The Omniscience Option: Next-best-action Recommendations that Work
Next-best-action prediction is as close to omniscience as marketers are likely to get in this lifetime. Its aim is to use data-driven insights and analytics to predict the next action to take, whether the application is a support/customer service call or a marketing or social media campaign. Often called “next-best-action decisioning,” it’s been a marketing Holy Grail for a while.
But the difference lately is that predictive martech and analytics—fueled by advances in data lake technology, Customer Data Platforms (CDPs), and Big Data analytics—has gotten superbly good at it. So good, in fact, that “the omniscience option” is no longer a science fiction fantasy.
Next-best-action is uniquely suited to service, support, and marketing because it typically uses data from all of these functions, and focuses on specific customer preferences instead of positioning a product for larger nebulous groups of buyers. The idea is this: if you can accurately forecast what a buyer wants—exactly when they’re looking for it—and how to reach them when they’re ready to engage, you not only provide a great experience for them, but you also deliver it at the lowest cost. It’s a win-win!
While easily explained in a blog, it’s a bit harder to put to work in the field. It requires a lot of data about customer behavior, a real-time feedback loop of engagement, and the power of prediction. These are three capabilities that on their own are hard to solve, so you can imagine the challenge of putting them together in one seamless process, if you have to do all the technical work in your own organization.
It’s no wonder some marketers have prematurely written off next-best-action decisioning as an improbable application for customer analytics—precisely as it’s becoming easier and more accurate than ever before. In their minds, the pace of analytics technology development isn’t able to keep up with the need of always-on data.
However, there are encouraging signs of light at the end of the analytics technology tunnel—and CMOs that respond now could be the biggest winners. Already, CMOs are relying on marketing analytics more to make decisions than they have in the past 5 years, according to CMO Survey.
According to CMO Survey, the use of marketing analytics continues to rise.
Unified customer data is a top concern for marketers this year, behind actionable insights and consumer privacy, according to Singular.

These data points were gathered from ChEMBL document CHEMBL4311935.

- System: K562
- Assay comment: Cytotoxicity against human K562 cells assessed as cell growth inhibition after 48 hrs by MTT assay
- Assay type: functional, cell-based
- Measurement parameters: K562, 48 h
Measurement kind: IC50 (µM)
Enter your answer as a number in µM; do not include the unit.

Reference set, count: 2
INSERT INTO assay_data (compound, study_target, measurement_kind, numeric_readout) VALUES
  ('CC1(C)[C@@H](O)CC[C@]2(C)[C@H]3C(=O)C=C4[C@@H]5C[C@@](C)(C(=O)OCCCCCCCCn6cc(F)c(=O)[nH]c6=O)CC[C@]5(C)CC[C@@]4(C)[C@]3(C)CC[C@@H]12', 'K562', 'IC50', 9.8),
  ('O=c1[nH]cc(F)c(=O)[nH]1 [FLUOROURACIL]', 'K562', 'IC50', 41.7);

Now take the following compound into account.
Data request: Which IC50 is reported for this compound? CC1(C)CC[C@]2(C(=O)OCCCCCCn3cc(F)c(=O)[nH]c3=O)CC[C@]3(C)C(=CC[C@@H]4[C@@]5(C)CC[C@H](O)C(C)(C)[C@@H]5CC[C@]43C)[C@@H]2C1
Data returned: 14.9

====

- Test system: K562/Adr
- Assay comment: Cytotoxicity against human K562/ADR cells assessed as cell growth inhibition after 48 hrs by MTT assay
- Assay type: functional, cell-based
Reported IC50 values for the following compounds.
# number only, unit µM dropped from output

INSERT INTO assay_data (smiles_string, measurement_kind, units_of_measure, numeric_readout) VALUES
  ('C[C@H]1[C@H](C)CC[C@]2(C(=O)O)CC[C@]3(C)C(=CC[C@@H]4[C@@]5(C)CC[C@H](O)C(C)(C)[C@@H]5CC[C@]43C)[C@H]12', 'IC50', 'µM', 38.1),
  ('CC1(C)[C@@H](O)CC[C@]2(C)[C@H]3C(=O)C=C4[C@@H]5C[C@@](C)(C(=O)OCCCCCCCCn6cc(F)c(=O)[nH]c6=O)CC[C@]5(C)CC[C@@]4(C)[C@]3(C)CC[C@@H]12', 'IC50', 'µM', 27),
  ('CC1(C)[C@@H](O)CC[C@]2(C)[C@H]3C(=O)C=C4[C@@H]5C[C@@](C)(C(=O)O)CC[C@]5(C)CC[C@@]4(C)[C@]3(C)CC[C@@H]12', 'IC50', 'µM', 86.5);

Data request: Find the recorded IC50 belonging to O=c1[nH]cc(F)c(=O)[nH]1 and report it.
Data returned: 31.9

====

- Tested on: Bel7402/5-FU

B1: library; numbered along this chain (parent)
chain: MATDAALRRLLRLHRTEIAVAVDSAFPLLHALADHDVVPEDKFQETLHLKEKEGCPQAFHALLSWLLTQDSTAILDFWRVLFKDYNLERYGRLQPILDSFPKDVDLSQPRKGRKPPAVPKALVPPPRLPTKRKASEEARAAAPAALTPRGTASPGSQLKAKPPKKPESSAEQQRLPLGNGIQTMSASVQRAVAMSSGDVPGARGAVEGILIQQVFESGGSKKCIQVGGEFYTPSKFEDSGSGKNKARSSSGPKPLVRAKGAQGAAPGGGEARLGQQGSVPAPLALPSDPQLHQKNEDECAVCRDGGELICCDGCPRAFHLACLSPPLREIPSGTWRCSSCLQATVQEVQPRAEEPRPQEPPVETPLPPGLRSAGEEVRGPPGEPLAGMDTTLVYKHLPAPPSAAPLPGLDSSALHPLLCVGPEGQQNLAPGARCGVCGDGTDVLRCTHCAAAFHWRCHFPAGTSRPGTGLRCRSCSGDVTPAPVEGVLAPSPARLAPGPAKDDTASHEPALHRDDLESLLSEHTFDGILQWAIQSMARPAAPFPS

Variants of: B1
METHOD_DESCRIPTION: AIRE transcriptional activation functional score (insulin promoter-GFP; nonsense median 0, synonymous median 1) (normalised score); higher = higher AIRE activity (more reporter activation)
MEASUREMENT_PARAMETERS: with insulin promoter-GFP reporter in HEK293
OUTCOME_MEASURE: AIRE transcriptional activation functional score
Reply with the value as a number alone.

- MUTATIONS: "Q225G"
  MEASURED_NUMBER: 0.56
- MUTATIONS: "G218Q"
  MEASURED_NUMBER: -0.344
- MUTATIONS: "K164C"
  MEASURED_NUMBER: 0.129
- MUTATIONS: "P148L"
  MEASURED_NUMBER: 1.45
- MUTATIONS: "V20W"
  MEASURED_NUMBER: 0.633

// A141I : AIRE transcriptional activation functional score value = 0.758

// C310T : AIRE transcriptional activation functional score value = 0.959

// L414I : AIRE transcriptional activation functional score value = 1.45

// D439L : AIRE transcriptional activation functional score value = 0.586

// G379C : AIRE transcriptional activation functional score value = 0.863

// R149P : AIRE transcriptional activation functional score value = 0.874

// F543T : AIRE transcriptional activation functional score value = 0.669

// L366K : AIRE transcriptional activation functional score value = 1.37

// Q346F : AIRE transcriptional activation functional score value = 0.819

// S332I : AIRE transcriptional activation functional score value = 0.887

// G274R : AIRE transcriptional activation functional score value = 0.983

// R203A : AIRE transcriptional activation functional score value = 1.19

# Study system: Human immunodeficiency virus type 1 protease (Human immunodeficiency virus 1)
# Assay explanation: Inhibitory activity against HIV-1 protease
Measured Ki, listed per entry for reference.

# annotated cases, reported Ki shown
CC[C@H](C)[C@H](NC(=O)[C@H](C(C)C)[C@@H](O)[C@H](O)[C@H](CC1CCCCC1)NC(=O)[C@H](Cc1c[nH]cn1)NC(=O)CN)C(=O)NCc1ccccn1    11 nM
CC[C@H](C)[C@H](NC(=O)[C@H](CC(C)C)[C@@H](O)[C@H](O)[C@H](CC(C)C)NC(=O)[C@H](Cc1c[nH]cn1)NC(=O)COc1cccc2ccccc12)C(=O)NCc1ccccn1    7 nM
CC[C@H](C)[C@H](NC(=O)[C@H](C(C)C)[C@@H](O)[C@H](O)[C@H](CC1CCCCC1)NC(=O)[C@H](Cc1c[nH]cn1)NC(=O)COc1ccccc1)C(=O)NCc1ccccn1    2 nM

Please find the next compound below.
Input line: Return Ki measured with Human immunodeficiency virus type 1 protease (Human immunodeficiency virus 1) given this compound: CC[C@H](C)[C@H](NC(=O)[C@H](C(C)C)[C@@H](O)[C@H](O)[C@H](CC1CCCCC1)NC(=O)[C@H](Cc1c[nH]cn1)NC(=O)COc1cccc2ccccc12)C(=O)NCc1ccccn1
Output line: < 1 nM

As you can see, the third-ranked concern of marketers this year is unified customer data, which CMOs commonly interpret as a single customer view that allows them a deep understanding of individual buyers. And, a close fourth is using predictive analytics tools to understand customer behavior and act on data-driven intelligence. Both are good signs that marketers are investing in the expertise and technologies they need to build next-best-action systems.
The Key Ingredients in a Next-best-action Recommendation System
The basics of next-best-action recommendations require marketers to understand what, where, and when buyer engagement happens. If this engagement is happening through digital channels—which is likely, given that 89 percent of buyers start their process of discovering products and services with a search engine—behavior becomes easily quantifiable. You get to understand what products visitors to your website are viewing and how many. You can determine their interest through numbers of clicks on a page or on an advertisement. As well, you can analyze patterns people display across channels (such as logins to mobile apps and number of previous in-store purchases), that signal they’re ready to purchase something.
With rich data sets that are unified around individual customers, the what, where and when of engagement is ready for action. We’ll break them down for you in the next sections and dive into the technological capabilities to make the “best actions” happen.
Campaign Activity Defines the What in Next-best-action Systems
For marketers the “what” in next-best-action systems is defined by campaign activity. This is how marketers engage with buyers. So, when a marketer sends an email, delivers a message through an ad or sends a promotion in the mail, they’re looking for a response. Maybe that response is a coupon redemption or a click to download content. But recall, sometimes a buyer’s response is to do nothing. This is important to know for next-best-action decisioning, so you need to ensure that your methods of aggregation can handle “null” values without a lot of translation and workarounds. No matter the reaction, what that buyer did (or didn’t do) to respond is going to determine what that marketer might do next.
Are you collecting what buyers do in response to your campaigns? And, where is all of that response data?
Most likely, that data lives in the systems you used for the individual campaign tactics—your email system, your social site, or your agency’s database. Some of it might be in your loyalty program database or point-of-sale systems. And, I’m going to bet that it’s not all in one place, unless you’re using a CDP, in which case you might already have a set of accurate, unified customer profiles.